The second meeting of the BSCA was presided over by Marcelo Vieira, president of the BSCA, who is known as an instrumental factor in promoting the specialty coffee movement in Brazil. The meeting included a mini-seminar on relevant subjects of interest to their members such as: incentives to sustainability, how to participate in international markets, and espresso consumption in Brazill.
Although recent and present market conditions do not offer any reason for farmers to “shout for joy”, the prevailing atmosphere in the Cup of Excellence awards and BSCA second meeting was one of optimism and faith in the future, with participants looking for bigger and better happenings in 2004. - Harry C. Jones
Nicaragua Cup of Excellence Statistics
Nicaragua - Recently, two of the lead organizations that brought the Cup of Excellence tasting competition to Nicaragua in 2002 and 2003 issued the results of a study they conducted of the 385 coffee growers who participated in the 2003 Cup. The initiative by TechnoServe and the Specialty Coffee Association of Nicaragua (Asociación de Cafes Especiales de Nicaragua - ACEN) looked at a variety of factors in comparing the 2003 Cup winners to the rest of the Cup participants and to Nicaragua coffee producers overall.
The “Secrets to Success” study, released at a conference in Managua, reveals the following: Most of the winners of the Cup of Excellence 2003 are from the departments of Jinotega (43%) and Nueva Segovia (33%); 92% of the winning farms are at an altitude of at least 1,000 meters (only 21% of Nicaragua’s total coffee production is grown at this altitude); All of the winning farms receive between 1,000 and 1,600 millimeters of rain/year; 100% of the winners have access to their own source of clean water, compared to 70% of non-winners; 95% of the winners have de-pulping machines that are in good condition, compared to 50% of non-winners; The winners ferment their coffee for much longer than non-winners. 90% of winners ferment for 24 to 36 hours, compared to 30% of non-winners.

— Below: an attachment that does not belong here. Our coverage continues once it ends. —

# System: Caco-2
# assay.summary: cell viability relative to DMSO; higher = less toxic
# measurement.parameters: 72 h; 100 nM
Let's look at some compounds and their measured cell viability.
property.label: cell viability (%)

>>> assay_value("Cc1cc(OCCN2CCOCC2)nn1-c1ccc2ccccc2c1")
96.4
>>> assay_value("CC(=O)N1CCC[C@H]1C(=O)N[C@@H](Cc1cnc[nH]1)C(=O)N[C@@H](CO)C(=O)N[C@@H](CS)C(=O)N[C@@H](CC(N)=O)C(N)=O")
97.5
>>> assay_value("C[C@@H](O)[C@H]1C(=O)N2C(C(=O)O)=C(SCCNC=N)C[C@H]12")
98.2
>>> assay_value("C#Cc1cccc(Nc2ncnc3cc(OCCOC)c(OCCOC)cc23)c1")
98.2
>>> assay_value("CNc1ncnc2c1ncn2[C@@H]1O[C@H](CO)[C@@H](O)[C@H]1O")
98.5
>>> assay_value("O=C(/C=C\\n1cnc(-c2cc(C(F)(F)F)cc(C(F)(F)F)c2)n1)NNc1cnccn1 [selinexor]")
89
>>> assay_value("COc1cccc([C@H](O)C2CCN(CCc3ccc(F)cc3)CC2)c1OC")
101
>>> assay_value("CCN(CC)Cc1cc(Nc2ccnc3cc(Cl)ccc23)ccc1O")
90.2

The study confirms that excellent coffees come from zones with specific agro-climatic conditions. It also shows, however, that the right agro-climatic conditions are not enough. To produce excellent coffees, producers need to be meticulous in their attention to detail, especially during post-harvest processing of their coffee.
“The Cup of Excellence has captured the attention of many coffee producers in Nicaragua, particularly at a time when world market prices are so low that many growers don’t receive prices high enough to cover their costs of production,” said Ernest van Panhuys, TechnoServe’s country director in Nicaragua. “Many growers are asking us what conditions they need and what methods they should employ to produce a coffee of excellent quality. And in order to answer their questions, we carried out this study to determine the key factors that contributed to the success of the 2003 Cup winners.”